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Thursday, 26 April, 2001, 11:02 GMT 12:02 UK
Jo Bonfrere: Nigeria's newsmaker
By Eniwoke Ibagere in Lagos, Nigeria
Dutch-born coach Jo Bonfrere used to be a folk hero in soccer-mad Nigeria. But no longer.
With three matches left in their 2002 World Cup qualifying tournament, Nigeria are third in their five-team group and look all but out of making a third consecutive third World Cup appearance.
Nigeria's chances have been further reduced by the shock 1-0 defeat by minnows Sierra Leone, leading to a call for the sacking of Bonfrere by the Super Eagles' ever-critical fans.
But the story was different in 1996 when Bonfrere trained the Nigerian under-23 team to win gold at the Olympic Games in Atlanta, making them the first African side to achieve the feat.
The Olympic triumph, spiced up with victories over football giants Mexico, Brazil and Argentina, triggered frenzy in Nigeria, Africa's most populous country of 120 million people.
But a row with then Sports Minister Jim Nwobodo in Atlanta over non-payment of Bonfrere's bonuses and allowances made him quit the job and return to The Netherlands.
Bonfrere and Abacha
The Dutchman was, however, critical of some Nigerian sports officials at the Olympics, describing them as "inept and always wanting to interfere with my team selection".
"As coach of the Nigerian team, you are also the welfare manager, the ball boy, a nurse and an administrative officer," the Dutchman said.
Before his appointment as Nigeria's coach in 1995, Bonfrere was deputy to Nigeria's former coach and compatriot Clemens Westerhof between 1989 and 1994.
The duo won silver, bronze and gold medals, respectively, at the biennial African Nations Cup tournament between 1990-1994 and took Nigeria to their first-ever World Cup finals in 1994 in the United States.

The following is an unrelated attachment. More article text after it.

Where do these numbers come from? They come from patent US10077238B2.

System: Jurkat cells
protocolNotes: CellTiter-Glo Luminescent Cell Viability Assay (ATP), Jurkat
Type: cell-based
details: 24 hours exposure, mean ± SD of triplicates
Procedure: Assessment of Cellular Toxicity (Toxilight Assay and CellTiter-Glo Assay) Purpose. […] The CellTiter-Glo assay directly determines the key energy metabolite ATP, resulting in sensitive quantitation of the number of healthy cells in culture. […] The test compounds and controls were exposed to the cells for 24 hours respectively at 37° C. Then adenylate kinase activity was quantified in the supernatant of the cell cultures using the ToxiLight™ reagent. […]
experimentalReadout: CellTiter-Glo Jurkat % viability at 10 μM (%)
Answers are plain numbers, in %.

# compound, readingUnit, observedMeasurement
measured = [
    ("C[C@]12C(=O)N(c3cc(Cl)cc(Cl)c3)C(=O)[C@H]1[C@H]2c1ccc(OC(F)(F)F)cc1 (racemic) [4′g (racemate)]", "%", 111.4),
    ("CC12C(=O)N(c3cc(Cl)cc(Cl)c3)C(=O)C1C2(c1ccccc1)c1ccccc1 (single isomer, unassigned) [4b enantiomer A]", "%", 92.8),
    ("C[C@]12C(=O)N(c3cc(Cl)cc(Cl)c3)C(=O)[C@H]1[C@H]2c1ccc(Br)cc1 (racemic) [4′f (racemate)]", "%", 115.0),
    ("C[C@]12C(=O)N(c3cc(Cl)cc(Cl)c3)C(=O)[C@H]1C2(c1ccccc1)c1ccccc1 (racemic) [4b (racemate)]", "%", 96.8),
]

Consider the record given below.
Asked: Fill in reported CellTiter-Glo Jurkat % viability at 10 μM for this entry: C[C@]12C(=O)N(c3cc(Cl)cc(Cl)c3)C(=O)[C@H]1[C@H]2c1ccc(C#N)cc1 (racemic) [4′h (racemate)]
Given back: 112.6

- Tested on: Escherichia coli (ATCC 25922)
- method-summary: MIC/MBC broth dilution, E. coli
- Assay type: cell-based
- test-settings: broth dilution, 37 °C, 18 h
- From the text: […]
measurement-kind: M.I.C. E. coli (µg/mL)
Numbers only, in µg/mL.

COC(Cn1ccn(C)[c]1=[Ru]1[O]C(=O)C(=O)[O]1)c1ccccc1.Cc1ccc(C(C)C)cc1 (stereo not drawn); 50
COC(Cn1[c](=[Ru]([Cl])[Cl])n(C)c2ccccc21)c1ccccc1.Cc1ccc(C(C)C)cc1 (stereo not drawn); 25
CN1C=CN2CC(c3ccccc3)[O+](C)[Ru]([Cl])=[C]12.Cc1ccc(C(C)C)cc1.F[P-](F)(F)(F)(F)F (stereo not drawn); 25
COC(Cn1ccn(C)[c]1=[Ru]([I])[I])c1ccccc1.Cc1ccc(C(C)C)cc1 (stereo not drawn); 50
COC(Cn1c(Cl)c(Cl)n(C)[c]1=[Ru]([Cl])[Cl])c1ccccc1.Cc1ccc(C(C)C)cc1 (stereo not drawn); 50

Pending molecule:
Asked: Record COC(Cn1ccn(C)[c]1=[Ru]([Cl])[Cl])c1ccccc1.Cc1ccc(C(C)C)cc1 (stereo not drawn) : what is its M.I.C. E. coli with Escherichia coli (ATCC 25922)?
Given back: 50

Bonfrere, who got the job when Westerhof's contract expired after the World Cup, began on a winning note, defeating Uzbekistan 4-2 on aggregate to win the Afro-Asian Cup.
He was re-appointed as Nigeria's 21st foreign coach in December 1999 - despite his wage demand of $30,000 per month - in time for the 2000 Nations Cup tournament.
Notwithstanding the short period, his team reached the final, only to lose controversially to Cameroon on penalties.
Most fans expected another football gold at the 2000 Sydney Olympics after he had miraculously helped the team book its ticket with the last kick of the ball in their 4-0 qualifying defeat of Zimbabwe in Lagos.
But in Sydney, Bonfrere's magic wand failed to deliver and they were beaten 4-1 by Chile in the quarter-finals.
Bonfrere, 54, was born and raised in the Dutch town of Limburg and was one of the best players in the entire southern province.
He spent his whole playing career with MVV Maastricht, joining them at the age of 17, and later pursuing a coaching career with the club for 18 years - some of the time working as assistant to Westerhof.
His professional club career was cut short by a knee injury.
Bonfrere's relationship with his Nigerian employers and some of the coaches has not been rosy, and critics say he is "stubborn and unforgiving".
He does not watch the Nigerian league matches because "the players are not good enough and cannot match the professional level of the foreign-based players".
So, he always named a squad of players with overseas clubs whenever Nigeria has a game.
As a coach in Nigeria, Bonfrere is a proverbial cat with nine lives!
When he took the national women's team, Super Falcons, to the inaugural World Cup in China in 1991, the side returned with defeats and tales of salacious sex romps between officials and players.
While most heads rolled, Bonfrere survived and the pattern has continued since then.
He hired and fired his assistants at will and got officials he would not work with sent away.
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